Learning Center Library Contents

Down Arrow
Welcome Guest
Aviation Learning Center Document Glass Cockpit Flying Skills
Author: Susan Parson Date: March 2007
used for alignment
used for alignment
Viewing Options: View Document as Chapters Chaptersused for alignment View Full Document Full Documentused for alignment View Print-Friendly Document Printer Friendlyused for alignment Search Inside this Document Search Insideused for alignment View PDF Version of Document PDFused for alignment

used for alignment Next Chapter > used for alignment

used for alignment

Once upon a time, every office had a simple, practical machine called a typewriter. It took a little time to learn the basics of the QWERTY keyboard, but mastery of the machine was still a straightforward mechanical matter. Then along came progress in the form of computer-based "word processing." The computerized word processor could do much more than the humble typewriter...but it took longer to learn, and document creation was no longer a simple matter of typing in Pica or Elite. Instead, we had to learn to manage information, make the automation obey our wishes, and cope with the unintended consequence of seeing easier changes (anybody still remember White-Out?) lead to more changes. Nay-sayers abounded, but resistance to computerized word processing was ultimately futile. We have all been assimilated.

So what does office technology have to do with aviation? More than you might think, because a similar technological transition is occurring in the general aviation world. The simple six-pack of round gauge instrumentation is rapidly losing ground to the sleek and shiny new world of glass cockpit avionics that "boot" rather than "start." As with word processing programs, it takes longer to learn to fly these planes. However, their systems can do a lot more for the pilot. In fact, for pilots schooled in the traditions of stick-and-rudder for the basics and needle/ball/airspeed for instrument flying, it may still feel a bit like "cheating" to relinquish so much of the traditional piloting workload to a computer. What these pilots may not recognize is that accepting help on mundane tasks, such as keeping the wings level, gives them more time to spend on important decision-making tasks, like evaluating weather and considering alternatives. Those who invest the time and money to truly master glass cockpit aircraft will find that they have a lighter workload.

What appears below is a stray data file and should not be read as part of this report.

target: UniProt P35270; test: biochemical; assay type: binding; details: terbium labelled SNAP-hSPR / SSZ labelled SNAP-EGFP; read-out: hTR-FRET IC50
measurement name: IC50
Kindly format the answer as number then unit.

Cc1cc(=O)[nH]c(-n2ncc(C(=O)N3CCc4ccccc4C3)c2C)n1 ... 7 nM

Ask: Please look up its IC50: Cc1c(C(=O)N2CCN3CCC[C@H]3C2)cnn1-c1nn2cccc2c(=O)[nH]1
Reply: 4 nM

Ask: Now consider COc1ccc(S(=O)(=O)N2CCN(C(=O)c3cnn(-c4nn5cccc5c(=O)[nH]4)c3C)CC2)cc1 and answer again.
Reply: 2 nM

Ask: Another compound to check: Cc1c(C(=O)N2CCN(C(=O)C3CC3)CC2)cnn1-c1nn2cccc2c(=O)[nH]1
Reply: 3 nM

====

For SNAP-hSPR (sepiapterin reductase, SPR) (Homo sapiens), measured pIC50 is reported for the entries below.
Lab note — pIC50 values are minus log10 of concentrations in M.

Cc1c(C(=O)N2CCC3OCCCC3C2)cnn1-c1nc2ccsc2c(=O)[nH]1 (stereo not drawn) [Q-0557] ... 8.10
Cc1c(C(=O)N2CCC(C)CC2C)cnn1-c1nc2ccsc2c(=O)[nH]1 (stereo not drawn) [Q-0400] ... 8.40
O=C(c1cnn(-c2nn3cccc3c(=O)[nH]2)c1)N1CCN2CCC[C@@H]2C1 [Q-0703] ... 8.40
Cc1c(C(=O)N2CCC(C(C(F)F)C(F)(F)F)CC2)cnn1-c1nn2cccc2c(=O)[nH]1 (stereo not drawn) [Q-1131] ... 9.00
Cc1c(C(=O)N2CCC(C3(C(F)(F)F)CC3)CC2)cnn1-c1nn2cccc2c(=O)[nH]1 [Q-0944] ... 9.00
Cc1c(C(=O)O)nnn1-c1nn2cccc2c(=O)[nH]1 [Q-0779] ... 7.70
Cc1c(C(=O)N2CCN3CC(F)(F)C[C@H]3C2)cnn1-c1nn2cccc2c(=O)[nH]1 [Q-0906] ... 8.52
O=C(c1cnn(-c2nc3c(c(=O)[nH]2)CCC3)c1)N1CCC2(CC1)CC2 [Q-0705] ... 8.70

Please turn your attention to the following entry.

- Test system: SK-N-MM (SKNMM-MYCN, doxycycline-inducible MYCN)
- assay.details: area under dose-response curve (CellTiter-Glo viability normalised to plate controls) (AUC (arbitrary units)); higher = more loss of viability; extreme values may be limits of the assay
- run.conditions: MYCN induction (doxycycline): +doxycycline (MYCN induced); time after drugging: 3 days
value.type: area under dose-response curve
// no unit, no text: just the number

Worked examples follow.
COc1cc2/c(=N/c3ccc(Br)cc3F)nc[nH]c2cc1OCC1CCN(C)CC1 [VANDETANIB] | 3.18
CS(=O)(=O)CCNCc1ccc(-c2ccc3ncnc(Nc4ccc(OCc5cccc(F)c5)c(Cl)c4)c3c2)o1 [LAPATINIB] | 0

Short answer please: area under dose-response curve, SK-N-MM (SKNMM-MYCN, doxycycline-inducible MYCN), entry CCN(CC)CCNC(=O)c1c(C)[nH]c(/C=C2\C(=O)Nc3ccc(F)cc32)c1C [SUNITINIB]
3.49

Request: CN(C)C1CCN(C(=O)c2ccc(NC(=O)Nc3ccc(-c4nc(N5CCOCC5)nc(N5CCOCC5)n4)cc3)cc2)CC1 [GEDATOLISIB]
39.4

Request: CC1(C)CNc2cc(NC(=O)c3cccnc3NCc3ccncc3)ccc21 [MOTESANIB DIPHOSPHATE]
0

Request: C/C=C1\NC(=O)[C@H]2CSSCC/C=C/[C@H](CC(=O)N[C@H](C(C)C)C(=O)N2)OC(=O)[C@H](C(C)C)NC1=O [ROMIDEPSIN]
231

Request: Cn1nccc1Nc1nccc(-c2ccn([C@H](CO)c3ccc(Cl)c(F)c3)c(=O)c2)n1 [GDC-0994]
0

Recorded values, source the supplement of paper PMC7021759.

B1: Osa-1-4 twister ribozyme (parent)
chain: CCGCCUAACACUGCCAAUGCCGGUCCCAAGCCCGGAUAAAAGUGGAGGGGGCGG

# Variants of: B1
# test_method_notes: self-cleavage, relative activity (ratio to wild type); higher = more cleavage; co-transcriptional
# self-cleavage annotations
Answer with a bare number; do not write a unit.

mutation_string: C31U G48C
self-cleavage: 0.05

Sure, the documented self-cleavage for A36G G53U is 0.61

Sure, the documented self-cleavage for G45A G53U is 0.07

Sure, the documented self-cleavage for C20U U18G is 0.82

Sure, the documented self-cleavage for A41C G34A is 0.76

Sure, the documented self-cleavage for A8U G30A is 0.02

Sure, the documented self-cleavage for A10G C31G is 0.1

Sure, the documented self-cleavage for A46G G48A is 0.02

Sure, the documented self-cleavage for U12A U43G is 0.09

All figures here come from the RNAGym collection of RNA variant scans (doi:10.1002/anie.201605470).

What does it take to be pilot-in-command of a glass cockpit aircraft? Just as the advent of word processing technology taught us that the mechanical mastery of the QWERTY keyboard was necessary but not sufficient, the rapid rise of glass cockpit avionics is showing us that pilot skills for both normal and emergency operations must include not just mechanical manipulation of stick and rudder, but also the mental mastery of three key flight management skills: information management, automation management, and risk management. Let's take a look.

used for alignment